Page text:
Re-shift, Re-calibrate
Part Four: Sophie Chapman & Kerri Jefferis, Rhian Cooke, Karrabing Film Collective
Curated by Myriam Mouflih

Part One →

10—12 Aug

Samra Mayanja
Touda Bouanani

Part Two →

11—13 Aug

Geoff Clout
Joe Namy
David Steans

Part Three →

12—14 Aug

Amelia Crouch
Jack Pell
Tabita Rezaire
James Thompson

Part Four →

13—15 Aug

Sophie Chapman
& Kerri Jefferis
Rhian Cooke
Karrabing Film Collective

Part Five →

14—16 Aug

Bethan Hughes
Evan Ifekoya
& SJ Rahatoka
Joanne Lee

Part Six →

15—17 Aug

Jenny Handley
Basim Magdy

Unless otherwise indicated, Closed Captions are available for all films. Switch them on via the ‘CC’ icon in the video playbar.

 Audio Accompaniment:
Earlier this week we met up with artists Kerri Jefferis and Sophie Chapman, and almost all the local people they worked with to make Idle Acts: Chris Kellet, Lily Mae Firth, Phil Pearce, Charlene Holmes, Dean Holmes, Celia Borthwick and Tayyiba Islam. We watched the film together, recorded their first impressions, and talked about using improvisation to play with peoples’ perception of Beeston and the people who live there. This conversation took place on 10 August. Sophie, Dean and Charlene joined remotely from London and Leeds, and the rest of us sat together at a studio in Armley.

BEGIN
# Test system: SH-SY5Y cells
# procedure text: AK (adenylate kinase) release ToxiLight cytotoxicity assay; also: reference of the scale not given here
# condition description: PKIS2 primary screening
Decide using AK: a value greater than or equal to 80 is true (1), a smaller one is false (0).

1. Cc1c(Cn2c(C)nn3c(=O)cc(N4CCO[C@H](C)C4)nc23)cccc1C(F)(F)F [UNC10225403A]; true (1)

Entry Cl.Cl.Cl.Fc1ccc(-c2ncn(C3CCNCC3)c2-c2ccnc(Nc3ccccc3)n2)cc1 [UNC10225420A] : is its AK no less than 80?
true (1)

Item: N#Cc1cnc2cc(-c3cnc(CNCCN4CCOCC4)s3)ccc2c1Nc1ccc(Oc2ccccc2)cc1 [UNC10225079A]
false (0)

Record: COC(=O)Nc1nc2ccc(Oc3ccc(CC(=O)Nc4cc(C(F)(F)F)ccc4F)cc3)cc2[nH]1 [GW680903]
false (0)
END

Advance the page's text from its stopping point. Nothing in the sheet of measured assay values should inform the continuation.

Produced in collaboration with 

Unless otherwise indicated, Closed Captions are available for all films. Switch them on via the ‘CC’ icon in the video playbar.

Idle Acts
Sophie Chapman & Kerri Jefferis, 2019/2020, UK, 38 min

Developed with a group of acting enthusiasts in Beeston, South Leeds, in Summer 2019, Idle Acts unfolds through a series of short vignettes which slip between fact and fiction and the absurdity of the everyday.

The film is both a record and outcome of a moment of collaboration. Using a variety of experimental techniques, the actors play and replay events, chance encounters and overheard or imagined scenarios, combining aspects of drama, comedy and documentary.

Starting points originated from group conversations around spatial justice, coexistence and Oldenberg’s idea of the ‘third place’ – somewhere you commune in public which is separate to both work and home.